5G dangers debunked: Is there any health risk from 5G signals?

Do 5G phone networks pose any kind of danger? That’s the key question surrounding the current rollout of 5G technology in the US and UK.

There have been protests against 5G, while some campaigners have succeeded in convincing local authorities to pause rollout. However, the amount of misinformation online on the topic is staggering.

We’ve purposely used official Government and health body advice in this feature rather than relying on information from 5G vendors and networks who obviously have a commercial interest in 5G deployment. 

So what’s the bottom line? 

5G networks use radio waves in much the same way as other technologies and forms of communication. But 5G networks use higher-frequency waves than older mobile networks. 

The US Food and Drug Administration (FDA) says there are “no new implications for 5G”, saying that “the conclusions reached based on the current body of scientific evidence covers [5G] frequencies”.

In the UK, Public Health England (PHE)’s view is that “the overall exposure is expected to remain low relative to guidelines and, as such, there should be no consequences for public health”. 

UK regulator Ofcom has now carried out a full UK study into the technology. It measured 16 5G sites in 10 towns and cities across the UK looking at locations where 5G use “is likely to be highest”. These locations included shopping centres and transport hubs. 

Ofcom says: “At every site, emissions were a small fraction of the levels included in international guidelines, as set by the International Commission on Non-Ionizing Radiation Protection (ICNIRP). And the maximum measured at any site was 1.5% of those levels.”

The ICNIRP is an independent non-profit organisation. 

The 5G tech used in both the US and UK adheres to the ICNIRP guidelines and network operators are committed to complying with them. 

Possible small increase to exposure to radio waves

It is, however, true that there could be a “small” increase in exposure to radio waves. Public Health England (PHE) says: “It is possible that there may be a small increase in overall exposure to radio waves when 5G is added to an existing network or in a new area.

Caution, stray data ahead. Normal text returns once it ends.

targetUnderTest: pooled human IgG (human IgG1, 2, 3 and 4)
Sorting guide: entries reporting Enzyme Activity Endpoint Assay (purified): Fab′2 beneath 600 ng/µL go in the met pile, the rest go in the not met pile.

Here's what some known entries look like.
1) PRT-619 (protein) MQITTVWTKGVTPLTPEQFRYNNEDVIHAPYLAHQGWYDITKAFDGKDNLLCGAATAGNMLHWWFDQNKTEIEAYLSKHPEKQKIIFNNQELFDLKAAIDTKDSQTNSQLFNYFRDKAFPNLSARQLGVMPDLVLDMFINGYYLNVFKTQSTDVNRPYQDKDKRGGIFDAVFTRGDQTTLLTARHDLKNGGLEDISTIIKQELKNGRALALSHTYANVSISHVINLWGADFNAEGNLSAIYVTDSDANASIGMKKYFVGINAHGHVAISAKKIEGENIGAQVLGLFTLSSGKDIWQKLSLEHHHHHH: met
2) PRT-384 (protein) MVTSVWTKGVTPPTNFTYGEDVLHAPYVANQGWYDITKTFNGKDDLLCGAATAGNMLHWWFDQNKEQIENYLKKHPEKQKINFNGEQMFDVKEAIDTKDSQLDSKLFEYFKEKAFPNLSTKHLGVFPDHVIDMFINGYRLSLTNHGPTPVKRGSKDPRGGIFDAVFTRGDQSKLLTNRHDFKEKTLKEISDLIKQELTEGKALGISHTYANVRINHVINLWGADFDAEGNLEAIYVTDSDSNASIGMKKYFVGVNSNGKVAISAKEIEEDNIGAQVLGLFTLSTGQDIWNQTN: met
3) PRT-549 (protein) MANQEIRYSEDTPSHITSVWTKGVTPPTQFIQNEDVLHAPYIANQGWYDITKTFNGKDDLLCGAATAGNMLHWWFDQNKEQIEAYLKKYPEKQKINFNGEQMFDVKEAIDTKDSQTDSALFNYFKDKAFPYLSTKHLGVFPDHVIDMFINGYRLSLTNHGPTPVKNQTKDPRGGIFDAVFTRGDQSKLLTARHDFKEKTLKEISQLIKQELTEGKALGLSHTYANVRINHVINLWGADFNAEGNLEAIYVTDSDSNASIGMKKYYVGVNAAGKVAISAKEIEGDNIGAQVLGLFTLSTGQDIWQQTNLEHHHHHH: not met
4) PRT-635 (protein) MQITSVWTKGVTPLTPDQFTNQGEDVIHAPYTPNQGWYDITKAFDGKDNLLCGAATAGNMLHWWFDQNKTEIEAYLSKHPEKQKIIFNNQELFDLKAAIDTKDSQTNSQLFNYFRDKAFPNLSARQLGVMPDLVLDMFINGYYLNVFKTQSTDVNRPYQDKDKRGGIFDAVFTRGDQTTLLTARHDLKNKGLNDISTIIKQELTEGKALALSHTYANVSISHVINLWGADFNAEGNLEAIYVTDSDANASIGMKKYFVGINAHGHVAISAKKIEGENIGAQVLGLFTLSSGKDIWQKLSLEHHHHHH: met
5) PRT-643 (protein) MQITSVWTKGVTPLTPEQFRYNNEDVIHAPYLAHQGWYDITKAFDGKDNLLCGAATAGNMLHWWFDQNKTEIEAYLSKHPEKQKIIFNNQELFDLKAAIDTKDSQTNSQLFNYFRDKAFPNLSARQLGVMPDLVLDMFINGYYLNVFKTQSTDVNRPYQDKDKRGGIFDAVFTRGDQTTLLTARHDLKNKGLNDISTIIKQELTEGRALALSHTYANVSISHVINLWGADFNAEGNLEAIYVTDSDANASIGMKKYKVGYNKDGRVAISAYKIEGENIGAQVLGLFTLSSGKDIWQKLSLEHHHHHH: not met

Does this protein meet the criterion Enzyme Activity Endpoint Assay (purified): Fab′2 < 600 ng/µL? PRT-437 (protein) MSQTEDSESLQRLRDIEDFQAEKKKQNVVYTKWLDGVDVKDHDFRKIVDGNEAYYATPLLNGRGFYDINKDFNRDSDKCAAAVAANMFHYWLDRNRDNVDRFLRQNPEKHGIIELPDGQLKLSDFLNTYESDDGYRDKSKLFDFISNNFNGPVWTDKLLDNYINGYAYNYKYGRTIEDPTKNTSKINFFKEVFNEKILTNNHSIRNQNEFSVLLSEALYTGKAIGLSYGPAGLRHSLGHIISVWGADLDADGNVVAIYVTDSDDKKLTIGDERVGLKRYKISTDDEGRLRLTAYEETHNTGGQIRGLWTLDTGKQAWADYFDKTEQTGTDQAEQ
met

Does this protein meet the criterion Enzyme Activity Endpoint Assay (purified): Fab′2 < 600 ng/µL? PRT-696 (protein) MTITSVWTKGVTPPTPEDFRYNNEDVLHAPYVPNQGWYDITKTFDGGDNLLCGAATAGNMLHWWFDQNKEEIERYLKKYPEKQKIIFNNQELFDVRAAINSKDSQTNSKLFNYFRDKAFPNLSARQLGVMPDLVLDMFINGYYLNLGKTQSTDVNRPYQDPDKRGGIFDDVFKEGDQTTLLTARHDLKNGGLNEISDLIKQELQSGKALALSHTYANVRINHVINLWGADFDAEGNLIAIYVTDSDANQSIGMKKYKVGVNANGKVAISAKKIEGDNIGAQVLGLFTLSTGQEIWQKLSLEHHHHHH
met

“However, the overall exposure is expected to remain low relative to guidelines and, as such, there should be no consequences for public health.”

What about high-frequency 5G (mmWave)?

More spectrum is being made available for 5G. The highest frequencies being discussed for future 5G are around 10 times higher than those used by current mobile networks, up to a few tens of gigahertz (GHz).

In urban areas, high-frequency (millimetre wave or mmWave) tech will be used to maximise capacity and speed. This has already rolled out to numerous US cities (albeit with very limited coverage) and will also come to the UK and Europe in late 2020 or 2021. It’s these higher-frequency signals that cause most concern about 5G health.

However, as PHE points out, these high-frequency signals have been used before and have “been present in the environment for many years”. They’re still categorised as ‘non-ionising’ like the signals used to deliver radio, TV and Wi-Fi.

It’s true that mmWave is higher-frequency than the wavelengths used for broadcast, but they’re still lower frequency than visible light. And they certainly don’t fall into the ‘ionising’ category like x-rays or ultraviolet.

These waves don’t go very far and are blocked by walls and even the human body. PHE says that, while fewer studies have been carried out at higher frequencies, “the biophysical mechanisms that govern the interaction between radio waves and body tissues are well understood at higher frequencies and are the basis of the present ICNIRP restrictions.

“The main change in using higher frequencies is that there is less penetration of radio waves into body tissues and absorption of the radio energy, and any consequent heating, becomes more confined to the body surface.”

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